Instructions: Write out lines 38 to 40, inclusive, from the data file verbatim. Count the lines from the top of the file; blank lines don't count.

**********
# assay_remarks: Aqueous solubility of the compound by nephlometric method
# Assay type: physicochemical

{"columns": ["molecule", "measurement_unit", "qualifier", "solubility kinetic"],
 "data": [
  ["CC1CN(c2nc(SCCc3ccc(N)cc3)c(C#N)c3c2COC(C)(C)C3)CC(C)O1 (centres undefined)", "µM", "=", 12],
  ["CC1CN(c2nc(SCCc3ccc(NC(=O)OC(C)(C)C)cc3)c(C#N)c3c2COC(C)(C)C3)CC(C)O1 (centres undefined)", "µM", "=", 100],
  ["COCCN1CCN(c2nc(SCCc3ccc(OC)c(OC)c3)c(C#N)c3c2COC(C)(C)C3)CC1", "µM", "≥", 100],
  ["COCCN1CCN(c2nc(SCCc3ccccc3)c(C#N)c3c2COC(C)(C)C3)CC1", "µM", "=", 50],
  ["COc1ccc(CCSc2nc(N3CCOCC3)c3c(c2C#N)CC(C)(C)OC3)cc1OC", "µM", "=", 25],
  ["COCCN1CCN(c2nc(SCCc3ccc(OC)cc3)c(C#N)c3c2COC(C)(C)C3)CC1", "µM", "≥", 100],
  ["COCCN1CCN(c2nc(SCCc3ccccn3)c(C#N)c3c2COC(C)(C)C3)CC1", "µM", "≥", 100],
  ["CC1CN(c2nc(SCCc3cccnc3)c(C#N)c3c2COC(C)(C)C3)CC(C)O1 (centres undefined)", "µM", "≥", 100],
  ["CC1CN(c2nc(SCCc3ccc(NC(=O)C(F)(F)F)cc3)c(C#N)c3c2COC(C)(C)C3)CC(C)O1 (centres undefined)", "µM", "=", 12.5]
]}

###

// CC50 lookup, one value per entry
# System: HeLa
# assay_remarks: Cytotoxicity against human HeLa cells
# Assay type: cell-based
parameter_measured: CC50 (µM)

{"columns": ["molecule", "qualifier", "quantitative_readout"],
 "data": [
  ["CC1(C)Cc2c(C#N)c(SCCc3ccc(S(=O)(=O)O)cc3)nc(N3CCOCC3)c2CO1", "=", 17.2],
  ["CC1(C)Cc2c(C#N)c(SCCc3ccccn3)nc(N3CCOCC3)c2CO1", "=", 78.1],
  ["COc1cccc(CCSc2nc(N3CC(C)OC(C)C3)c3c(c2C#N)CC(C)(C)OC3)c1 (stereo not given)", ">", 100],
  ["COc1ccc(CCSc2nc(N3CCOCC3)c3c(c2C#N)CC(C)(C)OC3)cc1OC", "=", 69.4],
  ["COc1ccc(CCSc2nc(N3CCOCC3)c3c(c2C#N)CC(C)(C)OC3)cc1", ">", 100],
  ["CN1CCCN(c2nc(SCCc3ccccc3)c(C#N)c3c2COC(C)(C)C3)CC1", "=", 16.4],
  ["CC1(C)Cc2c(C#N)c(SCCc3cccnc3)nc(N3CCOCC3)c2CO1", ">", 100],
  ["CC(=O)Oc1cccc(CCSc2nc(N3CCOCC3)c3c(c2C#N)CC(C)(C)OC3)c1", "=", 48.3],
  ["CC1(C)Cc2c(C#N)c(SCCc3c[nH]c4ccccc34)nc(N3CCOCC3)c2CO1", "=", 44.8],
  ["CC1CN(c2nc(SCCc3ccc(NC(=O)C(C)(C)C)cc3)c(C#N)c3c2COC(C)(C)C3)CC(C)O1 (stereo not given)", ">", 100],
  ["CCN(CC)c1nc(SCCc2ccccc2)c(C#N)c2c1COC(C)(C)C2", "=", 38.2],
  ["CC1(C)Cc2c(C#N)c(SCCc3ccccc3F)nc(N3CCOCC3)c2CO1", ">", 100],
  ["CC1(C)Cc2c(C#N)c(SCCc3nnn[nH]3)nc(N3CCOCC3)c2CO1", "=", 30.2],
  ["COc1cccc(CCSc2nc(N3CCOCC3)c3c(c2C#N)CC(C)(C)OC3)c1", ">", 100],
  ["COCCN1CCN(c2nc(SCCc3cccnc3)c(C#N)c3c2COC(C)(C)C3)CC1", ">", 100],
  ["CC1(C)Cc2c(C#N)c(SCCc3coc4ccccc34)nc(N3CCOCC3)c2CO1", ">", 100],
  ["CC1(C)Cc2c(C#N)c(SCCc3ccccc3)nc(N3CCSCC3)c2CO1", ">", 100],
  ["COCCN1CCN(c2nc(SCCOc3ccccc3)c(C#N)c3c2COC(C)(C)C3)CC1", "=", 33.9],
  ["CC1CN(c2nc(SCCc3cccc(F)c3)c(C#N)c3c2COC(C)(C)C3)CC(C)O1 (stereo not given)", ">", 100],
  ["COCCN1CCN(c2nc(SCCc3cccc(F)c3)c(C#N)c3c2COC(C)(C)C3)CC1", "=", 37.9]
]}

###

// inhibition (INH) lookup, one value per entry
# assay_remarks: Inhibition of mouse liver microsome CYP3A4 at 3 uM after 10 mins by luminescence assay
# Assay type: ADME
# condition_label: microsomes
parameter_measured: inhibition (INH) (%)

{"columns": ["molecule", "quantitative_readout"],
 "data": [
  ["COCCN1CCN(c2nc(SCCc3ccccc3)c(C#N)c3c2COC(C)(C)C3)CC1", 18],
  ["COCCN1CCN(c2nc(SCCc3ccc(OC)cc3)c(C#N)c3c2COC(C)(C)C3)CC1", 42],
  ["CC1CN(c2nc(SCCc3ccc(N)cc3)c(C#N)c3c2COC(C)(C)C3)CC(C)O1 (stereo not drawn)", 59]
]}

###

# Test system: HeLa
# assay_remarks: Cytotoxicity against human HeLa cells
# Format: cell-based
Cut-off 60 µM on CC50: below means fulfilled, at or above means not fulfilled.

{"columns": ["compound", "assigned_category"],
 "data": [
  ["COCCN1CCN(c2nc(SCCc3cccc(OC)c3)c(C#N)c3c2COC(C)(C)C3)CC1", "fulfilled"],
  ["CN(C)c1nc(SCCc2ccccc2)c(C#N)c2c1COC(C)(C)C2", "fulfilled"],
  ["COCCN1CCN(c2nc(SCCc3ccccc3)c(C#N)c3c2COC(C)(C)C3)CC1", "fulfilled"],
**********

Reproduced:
  ["CC1(C)Cc2c(C#N)c(SCCc3coc4ccccc34)nc(N3CCOCC3)c2CO1", ">", 100],
  ["CC1(C)Cc2c(C#N)c(SCCc3ccccc3)nc(N3CCSCC3)c2CO1", ">", 100],
  ["COCCN1CCN(c2nc(SCCOc3ccccc3)c(C#N)c3c2COC(C)(C)C3)CC1", "=", 33.9],